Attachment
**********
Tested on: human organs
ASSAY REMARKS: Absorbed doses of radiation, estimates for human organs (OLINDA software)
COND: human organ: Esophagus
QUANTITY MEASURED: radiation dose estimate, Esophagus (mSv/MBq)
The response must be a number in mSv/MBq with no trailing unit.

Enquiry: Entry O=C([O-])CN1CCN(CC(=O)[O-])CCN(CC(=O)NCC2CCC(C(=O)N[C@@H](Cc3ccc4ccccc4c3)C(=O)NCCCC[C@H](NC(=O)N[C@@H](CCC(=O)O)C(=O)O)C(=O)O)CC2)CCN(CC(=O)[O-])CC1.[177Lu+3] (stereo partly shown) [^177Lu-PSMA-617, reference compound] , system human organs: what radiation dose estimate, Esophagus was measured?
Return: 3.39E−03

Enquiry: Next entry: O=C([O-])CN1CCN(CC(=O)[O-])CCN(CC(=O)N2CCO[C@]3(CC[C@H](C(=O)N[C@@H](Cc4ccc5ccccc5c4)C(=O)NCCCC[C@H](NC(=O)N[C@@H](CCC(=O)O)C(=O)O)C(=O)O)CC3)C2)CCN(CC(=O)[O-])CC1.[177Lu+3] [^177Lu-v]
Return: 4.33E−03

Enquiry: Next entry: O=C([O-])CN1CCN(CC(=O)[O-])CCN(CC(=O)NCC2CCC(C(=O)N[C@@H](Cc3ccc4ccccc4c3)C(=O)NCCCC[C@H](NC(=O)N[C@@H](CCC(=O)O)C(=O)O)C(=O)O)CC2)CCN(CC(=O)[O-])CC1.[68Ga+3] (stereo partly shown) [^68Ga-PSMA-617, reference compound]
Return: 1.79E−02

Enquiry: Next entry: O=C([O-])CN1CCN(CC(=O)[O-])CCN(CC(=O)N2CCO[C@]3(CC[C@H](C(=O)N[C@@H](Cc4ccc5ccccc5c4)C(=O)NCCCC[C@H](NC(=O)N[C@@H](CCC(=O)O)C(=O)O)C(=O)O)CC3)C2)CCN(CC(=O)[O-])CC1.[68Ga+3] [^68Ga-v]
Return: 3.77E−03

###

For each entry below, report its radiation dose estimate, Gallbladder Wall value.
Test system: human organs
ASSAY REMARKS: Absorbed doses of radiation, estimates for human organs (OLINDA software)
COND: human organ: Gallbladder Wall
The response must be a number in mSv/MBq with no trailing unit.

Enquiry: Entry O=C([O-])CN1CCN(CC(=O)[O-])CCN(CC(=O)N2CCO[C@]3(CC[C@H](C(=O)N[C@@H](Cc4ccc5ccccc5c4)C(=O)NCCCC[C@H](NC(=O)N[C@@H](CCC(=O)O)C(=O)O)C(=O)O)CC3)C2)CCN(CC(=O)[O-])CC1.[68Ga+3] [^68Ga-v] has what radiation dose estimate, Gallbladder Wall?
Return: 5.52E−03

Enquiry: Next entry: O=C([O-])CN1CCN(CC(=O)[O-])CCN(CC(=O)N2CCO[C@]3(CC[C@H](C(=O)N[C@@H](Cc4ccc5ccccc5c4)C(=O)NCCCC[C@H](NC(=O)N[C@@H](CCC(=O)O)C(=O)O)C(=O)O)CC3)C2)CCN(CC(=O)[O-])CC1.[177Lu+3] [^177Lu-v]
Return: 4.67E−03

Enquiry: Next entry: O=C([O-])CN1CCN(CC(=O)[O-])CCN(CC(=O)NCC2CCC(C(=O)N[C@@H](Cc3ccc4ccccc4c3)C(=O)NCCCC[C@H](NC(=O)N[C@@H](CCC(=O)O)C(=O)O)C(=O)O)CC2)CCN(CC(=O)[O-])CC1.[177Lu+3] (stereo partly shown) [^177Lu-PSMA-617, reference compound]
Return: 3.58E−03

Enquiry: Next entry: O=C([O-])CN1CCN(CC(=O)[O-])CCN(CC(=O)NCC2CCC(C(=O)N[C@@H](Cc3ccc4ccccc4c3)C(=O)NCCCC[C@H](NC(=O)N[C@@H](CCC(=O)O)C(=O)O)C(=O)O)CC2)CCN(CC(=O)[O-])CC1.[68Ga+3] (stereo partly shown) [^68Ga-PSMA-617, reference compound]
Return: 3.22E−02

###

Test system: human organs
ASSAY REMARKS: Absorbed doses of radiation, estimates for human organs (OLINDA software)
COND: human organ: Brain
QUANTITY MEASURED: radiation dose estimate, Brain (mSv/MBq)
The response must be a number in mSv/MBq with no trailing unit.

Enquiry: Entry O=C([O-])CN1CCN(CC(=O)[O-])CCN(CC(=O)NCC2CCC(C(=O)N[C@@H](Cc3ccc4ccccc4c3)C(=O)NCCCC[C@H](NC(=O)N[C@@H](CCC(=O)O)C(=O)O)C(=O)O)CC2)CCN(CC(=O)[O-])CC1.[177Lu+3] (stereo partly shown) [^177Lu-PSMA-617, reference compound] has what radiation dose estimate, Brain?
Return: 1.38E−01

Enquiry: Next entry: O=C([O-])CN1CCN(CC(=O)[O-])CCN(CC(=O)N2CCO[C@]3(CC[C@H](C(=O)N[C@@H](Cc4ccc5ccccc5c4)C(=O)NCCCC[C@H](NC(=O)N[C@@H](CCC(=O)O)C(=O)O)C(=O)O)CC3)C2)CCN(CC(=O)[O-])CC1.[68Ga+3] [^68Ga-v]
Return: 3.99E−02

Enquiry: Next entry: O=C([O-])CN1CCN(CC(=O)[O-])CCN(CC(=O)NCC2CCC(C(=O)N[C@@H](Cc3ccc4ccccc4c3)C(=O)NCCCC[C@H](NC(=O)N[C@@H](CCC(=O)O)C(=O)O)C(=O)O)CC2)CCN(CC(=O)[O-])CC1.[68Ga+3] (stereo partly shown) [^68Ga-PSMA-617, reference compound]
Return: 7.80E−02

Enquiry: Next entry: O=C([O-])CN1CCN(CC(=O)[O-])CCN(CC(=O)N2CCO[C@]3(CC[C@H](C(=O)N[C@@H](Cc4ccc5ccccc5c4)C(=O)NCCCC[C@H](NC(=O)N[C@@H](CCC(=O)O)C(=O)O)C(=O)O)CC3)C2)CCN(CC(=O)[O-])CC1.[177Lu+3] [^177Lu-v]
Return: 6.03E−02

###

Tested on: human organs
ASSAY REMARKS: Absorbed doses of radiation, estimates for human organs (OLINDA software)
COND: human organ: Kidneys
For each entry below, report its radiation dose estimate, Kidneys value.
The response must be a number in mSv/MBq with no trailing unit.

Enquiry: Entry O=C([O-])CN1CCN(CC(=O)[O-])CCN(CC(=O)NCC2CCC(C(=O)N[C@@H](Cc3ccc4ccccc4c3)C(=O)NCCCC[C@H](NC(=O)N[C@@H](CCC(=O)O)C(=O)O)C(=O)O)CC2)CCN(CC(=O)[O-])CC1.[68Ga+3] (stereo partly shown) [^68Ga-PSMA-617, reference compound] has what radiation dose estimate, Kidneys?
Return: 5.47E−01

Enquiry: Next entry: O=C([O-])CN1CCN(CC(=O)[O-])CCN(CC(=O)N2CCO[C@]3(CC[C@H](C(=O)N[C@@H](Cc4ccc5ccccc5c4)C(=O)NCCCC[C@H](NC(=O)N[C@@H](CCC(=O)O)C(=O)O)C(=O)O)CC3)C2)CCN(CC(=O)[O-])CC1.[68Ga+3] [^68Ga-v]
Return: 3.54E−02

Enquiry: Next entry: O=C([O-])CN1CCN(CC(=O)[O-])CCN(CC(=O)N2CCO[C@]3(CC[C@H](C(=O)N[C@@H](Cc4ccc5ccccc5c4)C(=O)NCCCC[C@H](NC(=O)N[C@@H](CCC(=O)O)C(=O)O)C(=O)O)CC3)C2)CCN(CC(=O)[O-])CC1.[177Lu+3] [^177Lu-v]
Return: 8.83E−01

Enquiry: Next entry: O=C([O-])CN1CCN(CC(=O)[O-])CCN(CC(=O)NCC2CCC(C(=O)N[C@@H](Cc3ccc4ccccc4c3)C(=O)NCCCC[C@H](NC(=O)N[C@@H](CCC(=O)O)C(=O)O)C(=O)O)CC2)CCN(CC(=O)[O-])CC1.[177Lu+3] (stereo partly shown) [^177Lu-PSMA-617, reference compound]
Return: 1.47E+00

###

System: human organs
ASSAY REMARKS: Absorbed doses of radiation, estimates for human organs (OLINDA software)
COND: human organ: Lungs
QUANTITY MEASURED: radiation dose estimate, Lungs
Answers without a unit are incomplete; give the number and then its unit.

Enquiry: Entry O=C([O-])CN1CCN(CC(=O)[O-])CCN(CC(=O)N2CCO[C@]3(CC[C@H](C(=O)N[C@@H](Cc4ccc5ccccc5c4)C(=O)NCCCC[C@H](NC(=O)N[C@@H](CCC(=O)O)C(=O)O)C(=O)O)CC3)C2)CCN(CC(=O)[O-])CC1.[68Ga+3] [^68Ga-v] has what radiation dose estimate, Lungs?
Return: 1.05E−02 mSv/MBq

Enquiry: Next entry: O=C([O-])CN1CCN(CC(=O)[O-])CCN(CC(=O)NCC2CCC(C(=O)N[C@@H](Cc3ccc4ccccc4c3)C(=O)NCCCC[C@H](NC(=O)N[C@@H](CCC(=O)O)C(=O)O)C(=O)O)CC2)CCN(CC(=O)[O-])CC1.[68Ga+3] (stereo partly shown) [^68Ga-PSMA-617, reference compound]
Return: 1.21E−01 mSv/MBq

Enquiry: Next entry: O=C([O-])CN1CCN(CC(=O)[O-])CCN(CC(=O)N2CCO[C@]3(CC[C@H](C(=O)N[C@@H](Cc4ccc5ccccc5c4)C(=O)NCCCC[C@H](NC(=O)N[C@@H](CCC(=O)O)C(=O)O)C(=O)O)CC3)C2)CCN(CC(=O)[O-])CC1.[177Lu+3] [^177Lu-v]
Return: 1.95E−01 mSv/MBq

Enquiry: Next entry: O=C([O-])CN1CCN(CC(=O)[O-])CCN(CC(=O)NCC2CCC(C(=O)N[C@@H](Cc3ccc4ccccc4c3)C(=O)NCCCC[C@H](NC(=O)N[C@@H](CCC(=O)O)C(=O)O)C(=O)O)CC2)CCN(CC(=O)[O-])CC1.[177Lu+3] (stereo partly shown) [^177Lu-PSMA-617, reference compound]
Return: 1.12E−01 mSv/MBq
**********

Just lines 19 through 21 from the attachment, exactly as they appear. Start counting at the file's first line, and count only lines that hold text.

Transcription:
The response must be a number in mSv/MBq with no trailing unit.

Enquiry: Entry O=C([O-])CN1CCN(CC(=O)[O-])CCN(CC(=O)N2CCO[C@]3(CC[C@H](C(=O)N[C@@H](Cc4ccc5ccccc5c4)C(=O)NCCCC[C@H](NC(=O)N[C@@H](CCC(=O)O)C(=O)O)C(=O)O)CC3)C2)CCN(CC(=O)[O-])CC1.[68Ga+3] [^68Ga-v] has what radiation dose estimate, Gallbladder Wall?
Return: 5.52E−03